The prevalence and quality of depression (Geriatric Depression Scale), were studied in groups of cognitively impaired patients referred for neuropsychological assessment from a short-term assessment ward (Group A), and from long-term care wards (Group B).
Cognitively intact assessment ward patients served as a comparison group (Group C) to control for effects of hospitalization on mood.
The prevalence of depression did not differ for the cognitively impaired short-term assessment and long-term care groups.
However, cognitively impaired patients in Group A had a higher prevalence of depression than cognitively intact patients in Group C. GDS scores did not correlate with measures of severity of cognitive impairment or of self-care disability in Groups A and B, although elevated GDS scores were significantly correlated with higher Verbal IQ scores in these groups.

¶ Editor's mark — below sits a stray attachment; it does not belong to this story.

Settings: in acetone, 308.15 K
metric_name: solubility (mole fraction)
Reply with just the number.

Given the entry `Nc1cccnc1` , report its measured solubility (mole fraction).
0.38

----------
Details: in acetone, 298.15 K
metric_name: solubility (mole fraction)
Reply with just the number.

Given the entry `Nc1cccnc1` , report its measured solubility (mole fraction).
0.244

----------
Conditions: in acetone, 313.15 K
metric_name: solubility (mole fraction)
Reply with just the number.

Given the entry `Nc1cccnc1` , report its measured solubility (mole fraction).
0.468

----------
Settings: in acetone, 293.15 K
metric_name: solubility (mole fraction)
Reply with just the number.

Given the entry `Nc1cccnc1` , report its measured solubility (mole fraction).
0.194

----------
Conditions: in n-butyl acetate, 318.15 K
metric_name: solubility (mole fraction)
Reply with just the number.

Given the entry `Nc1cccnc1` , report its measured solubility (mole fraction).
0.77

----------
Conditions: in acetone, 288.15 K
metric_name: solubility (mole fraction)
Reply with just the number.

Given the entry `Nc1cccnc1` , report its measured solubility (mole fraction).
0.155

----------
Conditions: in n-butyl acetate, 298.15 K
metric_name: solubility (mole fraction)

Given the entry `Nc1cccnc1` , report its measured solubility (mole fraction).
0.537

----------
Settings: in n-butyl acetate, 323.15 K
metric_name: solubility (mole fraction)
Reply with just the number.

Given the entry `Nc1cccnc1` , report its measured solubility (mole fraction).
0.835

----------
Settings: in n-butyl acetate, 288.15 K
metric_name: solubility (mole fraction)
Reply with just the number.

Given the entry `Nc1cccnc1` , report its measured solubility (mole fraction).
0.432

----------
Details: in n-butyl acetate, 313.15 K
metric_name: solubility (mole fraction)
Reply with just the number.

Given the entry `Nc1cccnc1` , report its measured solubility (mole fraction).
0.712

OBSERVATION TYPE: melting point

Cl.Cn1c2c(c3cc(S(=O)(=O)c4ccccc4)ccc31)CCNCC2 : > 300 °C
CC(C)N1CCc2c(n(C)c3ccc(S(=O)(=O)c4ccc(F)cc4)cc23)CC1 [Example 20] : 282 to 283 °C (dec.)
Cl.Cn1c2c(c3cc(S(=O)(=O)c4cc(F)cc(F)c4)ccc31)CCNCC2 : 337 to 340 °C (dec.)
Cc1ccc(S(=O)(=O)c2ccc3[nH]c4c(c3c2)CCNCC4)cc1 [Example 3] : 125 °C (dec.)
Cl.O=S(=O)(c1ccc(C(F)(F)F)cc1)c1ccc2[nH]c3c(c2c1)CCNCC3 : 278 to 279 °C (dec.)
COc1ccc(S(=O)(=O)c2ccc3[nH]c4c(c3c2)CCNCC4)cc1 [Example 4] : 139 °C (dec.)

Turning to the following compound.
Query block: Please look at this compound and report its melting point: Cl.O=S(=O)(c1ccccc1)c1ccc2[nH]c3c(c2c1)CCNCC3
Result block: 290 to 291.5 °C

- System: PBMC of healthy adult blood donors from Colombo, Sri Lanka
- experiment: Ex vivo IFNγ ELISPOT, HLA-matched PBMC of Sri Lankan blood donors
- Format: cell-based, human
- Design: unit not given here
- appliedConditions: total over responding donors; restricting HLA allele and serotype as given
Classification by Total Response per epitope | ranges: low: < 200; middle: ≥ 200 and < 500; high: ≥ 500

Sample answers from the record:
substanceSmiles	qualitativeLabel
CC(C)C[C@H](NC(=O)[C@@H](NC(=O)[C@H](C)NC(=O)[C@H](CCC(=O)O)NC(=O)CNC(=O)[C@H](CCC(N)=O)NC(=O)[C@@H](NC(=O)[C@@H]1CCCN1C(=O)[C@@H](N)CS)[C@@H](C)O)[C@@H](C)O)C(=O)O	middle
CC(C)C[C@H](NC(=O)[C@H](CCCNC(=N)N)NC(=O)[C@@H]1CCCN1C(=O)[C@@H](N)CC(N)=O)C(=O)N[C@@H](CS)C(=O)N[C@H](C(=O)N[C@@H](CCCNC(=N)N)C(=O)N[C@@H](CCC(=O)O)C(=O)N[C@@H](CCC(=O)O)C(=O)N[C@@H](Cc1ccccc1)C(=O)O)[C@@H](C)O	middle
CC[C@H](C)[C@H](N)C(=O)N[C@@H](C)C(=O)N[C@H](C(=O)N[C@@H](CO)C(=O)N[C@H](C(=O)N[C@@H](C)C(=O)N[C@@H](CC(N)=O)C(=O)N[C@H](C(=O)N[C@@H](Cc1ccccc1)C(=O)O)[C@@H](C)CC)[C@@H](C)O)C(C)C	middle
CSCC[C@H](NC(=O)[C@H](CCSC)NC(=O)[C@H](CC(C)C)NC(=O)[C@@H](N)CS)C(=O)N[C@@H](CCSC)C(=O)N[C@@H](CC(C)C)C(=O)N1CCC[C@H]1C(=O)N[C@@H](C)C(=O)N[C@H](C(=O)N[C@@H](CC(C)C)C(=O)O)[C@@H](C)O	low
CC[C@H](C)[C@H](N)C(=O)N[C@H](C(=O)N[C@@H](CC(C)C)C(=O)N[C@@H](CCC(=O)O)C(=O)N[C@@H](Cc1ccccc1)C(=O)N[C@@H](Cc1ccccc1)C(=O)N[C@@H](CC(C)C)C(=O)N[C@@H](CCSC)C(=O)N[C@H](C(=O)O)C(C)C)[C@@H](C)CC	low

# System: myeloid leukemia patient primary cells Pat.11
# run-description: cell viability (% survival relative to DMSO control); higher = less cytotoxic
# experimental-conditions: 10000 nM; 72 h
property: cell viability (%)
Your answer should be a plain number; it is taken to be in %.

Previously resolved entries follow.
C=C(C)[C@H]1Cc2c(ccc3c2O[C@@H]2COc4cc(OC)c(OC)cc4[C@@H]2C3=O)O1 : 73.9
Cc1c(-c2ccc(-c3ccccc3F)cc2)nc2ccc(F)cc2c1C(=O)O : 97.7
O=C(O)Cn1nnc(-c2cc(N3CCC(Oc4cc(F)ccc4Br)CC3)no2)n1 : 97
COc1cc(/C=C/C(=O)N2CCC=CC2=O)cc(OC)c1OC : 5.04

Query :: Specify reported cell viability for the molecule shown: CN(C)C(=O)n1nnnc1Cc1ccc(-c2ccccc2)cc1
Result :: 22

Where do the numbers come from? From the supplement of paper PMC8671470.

Analysis of individual GDS item responses suggested that depression in cognitively impaired elderly tends to be characteristic of adjustment disorder rather than Major Depression.
Mots-clés Pascal : Association morbide, Trouble cognition, Etat dépressif, Trouble humeur, Prévalence, Epidémiologie, Capacité fonctionnelle, Aptitude intellectuelle, Quotient intellectuel, Intelligence verbale, Indice gravité, Vieillard, Homme
Mots-clés Pascal anglais : Concomitant disease, Cognitive disorder, Depression, Mood disorder, Prevalence, Epidemiology, Functional capacity, Intellectual ability, Intelligence quotient, Verbal intelligence, Severity score, Elderly, Human
Notice produite par :
Inist-CNRS - Institut de l'Information Scientifique et Technique
Cote : 97-0030873
Code Inist : 002B18E. Création : 21/05/1997.